Summers with Val

It was his first trip to rural Fremont County. My brother-in-law’s brother-in-law Val was about to experience Wyoming in a new way.

Val Galvan hailed from the sunny southwest, read that as blisteringly hot, oven-like Mesa, Arizona where the temperature in December and January was often warmer than a June afternoon here in our little corner of paradise.

Val was riding with my brother-in-law Matt and me from Kinnear to my parent’s farm off Summerhill Road a few miles south of Pavillion.

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As we turned right off Shetland Road to head east toward the farm, a black and white shape, close to the ground caught our eye. Matt stopped to investigate.

We both walked to the fence line on the north side of the road and spotted a badger near a freshly dug den, while Val stayed in the cab.

The badger wasn’t happy, bristling and snarling as we approached. Val had the window down and asked, “What is it?”

“Just a badger,” I said.

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Knowing a little about badger behavior we knew it would stay close to the ground and not jump, so Matt and I had some fun with it. As fearless, (read that clueless maybe) 20-somethings we got within a few feet and when it charged, we quickly jumped on the hood of the car.

The badger retreated, we jumped down, crept up to it, and it charged again. Both of us were laughing, and having a good time with the badger, but Val didn’t see it that way.

“You guys are nuts,” he started to yell. “That thing will kill you.”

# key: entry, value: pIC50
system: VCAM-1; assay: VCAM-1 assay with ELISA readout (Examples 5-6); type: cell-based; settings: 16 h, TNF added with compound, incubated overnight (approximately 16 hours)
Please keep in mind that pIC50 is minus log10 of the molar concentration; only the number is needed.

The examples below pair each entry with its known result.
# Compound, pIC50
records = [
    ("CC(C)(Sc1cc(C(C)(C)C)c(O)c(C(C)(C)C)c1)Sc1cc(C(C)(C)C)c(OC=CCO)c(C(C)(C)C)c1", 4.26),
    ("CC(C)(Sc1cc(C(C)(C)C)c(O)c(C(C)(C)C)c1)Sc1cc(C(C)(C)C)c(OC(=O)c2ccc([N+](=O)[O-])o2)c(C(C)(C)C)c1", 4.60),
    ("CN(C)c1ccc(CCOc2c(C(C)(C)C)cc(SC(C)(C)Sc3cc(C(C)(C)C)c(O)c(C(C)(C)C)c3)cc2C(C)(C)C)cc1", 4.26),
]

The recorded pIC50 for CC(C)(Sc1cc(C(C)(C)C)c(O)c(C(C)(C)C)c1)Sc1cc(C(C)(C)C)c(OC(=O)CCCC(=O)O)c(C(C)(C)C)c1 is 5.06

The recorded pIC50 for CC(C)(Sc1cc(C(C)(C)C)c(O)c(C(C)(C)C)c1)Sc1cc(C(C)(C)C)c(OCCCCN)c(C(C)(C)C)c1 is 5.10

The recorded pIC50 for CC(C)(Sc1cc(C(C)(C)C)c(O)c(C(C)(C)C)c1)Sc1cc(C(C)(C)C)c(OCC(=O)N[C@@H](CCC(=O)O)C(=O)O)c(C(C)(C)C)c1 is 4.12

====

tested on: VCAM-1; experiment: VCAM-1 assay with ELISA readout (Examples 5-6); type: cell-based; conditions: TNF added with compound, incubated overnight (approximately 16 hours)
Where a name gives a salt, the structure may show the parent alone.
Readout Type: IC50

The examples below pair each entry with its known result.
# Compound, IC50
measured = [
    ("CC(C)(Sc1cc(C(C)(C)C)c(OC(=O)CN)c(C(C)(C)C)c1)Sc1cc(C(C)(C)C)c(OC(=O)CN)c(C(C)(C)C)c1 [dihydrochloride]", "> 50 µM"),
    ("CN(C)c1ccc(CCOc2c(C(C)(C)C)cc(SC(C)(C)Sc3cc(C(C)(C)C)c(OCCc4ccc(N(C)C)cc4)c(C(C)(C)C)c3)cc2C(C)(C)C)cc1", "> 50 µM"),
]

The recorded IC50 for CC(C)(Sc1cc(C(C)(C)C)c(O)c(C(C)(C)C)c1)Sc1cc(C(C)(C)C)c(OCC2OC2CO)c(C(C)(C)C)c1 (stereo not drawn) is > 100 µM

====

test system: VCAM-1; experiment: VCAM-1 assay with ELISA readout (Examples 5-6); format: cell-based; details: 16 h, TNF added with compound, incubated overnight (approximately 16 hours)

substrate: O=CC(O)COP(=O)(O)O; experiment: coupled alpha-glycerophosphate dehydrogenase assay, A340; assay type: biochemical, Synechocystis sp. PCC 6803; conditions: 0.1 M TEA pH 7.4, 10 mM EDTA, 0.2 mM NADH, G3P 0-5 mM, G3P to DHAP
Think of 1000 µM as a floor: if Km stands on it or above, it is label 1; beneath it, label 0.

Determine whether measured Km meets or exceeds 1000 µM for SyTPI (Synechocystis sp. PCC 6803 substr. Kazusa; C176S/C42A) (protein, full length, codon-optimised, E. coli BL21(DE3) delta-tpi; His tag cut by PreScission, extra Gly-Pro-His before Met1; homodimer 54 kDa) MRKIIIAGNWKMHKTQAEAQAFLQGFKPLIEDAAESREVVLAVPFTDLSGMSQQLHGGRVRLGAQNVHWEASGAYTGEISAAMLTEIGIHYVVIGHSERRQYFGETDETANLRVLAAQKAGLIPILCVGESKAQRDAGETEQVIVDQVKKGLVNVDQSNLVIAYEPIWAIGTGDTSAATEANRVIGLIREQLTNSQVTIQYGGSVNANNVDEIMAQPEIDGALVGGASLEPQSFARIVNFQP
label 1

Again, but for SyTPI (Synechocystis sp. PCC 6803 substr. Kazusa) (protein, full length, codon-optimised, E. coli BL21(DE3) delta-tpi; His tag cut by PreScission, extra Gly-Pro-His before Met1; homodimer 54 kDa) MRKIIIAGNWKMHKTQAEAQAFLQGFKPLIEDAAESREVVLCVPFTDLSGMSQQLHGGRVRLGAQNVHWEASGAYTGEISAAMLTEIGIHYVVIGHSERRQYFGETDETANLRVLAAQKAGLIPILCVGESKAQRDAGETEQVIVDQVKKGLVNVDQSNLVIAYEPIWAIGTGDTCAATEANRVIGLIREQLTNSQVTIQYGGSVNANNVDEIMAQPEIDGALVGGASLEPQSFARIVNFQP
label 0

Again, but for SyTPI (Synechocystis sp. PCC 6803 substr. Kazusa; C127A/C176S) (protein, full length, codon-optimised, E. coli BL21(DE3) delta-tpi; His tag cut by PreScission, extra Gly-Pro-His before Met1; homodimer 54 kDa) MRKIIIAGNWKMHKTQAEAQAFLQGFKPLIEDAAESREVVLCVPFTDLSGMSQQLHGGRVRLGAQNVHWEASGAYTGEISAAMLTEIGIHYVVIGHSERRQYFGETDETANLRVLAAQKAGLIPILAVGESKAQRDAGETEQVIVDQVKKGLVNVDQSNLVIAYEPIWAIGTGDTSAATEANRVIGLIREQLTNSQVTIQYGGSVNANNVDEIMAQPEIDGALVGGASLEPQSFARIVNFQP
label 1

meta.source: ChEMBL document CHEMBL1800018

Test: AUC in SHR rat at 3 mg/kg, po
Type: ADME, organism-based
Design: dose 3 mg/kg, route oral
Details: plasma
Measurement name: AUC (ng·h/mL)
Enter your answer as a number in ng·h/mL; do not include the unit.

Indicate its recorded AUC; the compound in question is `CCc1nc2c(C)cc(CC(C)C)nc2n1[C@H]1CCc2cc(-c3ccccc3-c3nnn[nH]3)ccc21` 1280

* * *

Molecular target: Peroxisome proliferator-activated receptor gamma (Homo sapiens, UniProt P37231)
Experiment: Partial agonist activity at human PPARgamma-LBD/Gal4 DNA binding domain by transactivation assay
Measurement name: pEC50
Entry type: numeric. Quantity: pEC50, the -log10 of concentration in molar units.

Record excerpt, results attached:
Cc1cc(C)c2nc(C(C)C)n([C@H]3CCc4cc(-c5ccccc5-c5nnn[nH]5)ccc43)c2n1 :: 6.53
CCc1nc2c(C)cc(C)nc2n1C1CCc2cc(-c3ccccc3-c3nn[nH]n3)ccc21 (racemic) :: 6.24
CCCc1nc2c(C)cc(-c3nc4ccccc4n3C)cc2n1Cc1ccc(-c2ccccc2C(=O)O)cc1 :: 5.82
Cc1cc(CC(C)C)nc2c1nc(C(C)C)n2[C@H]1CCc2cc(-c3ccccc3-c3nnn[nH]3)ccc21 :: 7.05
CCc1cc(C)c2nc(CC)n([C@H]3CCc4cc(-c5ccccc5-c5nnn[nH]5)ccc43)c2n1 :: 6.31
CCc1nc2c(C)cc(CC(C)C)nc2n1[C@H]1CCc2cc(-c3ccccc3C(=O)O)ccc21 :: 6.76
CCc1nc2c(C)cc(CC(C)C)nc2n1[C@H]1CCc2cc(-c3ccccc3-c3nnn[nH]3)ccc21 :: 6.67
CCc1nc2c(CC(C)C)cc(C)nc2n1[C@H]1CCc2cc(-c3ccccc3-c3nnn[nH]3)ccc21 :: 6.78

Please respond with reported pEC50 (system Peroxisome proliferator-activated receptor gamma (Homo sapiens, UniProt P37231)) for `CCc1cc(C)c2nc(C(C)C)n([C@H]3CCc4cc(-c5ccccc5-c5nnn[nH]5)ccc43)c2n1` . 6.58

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“No, it won’t, it can’t jump,” I said as it charged again.

We left the badger to its own devices and proceeded on to the farm.

“Are all you rednecks this crazy?” Val asked as we drove on.

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“Maybe,” Matt said.

It was Val’s first visit to that part of Fremont County after marrying Matt’s youngest sister Rhea just a couple of years before.

He and Rhea made the trip every summer over the next four decades.

Val passed away from a combination of ailments beginning with a vicious fungal infection endemic to the Mesa area, known as “Valley Fever” to locals. The fever turned into pneumonia and Val’s rheumatoid arthritis drugs further compounded his lungs’ ability to fight the disease. After a short battle in the hospital, he was gone.

We had wonderful summers with Val and Rhea. They usually arrived in June and left sometime after the Fourth of July. They brought their children with them in the early years, and later grandchildren to fill my little sister Susie and my brother-in-law Matt’s house with mid-summer laughter each year.

Val brought a little more than that with him.

A proud man of Hispanic heritage, he brought the cuisine of the American Southwest to us.

His trademark was something called “thin meat.”  You might have heard of it by its more popular name “carne asada,” but Val’s version cooked on a charcoal grill in the early years, and later on Matt’s Traeger, far surpassed anything you could order off the menu at your local Mexican restaurant.